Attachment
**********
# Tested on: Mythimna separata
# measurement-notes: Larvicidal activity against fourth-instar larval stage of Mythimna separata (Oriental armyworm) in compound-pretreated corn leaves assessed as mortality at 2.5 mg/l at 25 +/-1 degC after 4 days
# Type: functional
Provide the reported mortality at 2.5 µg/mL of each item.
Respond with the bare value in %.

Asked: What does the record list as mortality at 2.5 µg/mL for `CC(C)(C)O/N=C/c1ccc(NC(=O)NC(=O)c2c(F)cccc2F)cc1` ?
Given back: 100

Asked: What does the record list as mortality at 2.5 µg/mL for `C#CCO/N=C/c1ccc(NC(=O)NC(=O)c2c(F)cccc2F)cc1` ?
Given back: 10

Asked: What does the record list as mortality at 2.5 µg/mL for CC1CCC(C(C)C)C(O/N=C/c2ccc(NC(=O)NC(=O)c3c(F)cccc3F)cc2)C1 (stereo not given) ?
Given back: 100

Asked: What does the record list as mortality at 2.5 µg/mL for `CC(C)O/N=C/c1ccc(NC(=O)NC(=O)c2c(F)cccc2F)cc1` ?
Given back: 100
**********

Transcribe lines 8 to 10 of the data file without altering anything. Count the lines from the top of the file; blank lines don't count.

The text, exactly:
Asked: What does the record list as mortality at 2.5 µg/mL for `C#CCO/N=C/c1ccc(NC(=O)NC(=O)c2c(F)cccc2F)cc1` ?
Given back: 10

Asked: What does the record list as mortality at 2.5 µg/mL for CC1CCC(C(C)C)C(O/N=C/c2ccc(NC(=O)NC(=O)c3c(F)cccc3F)cc2)C1 (stereo not given) ?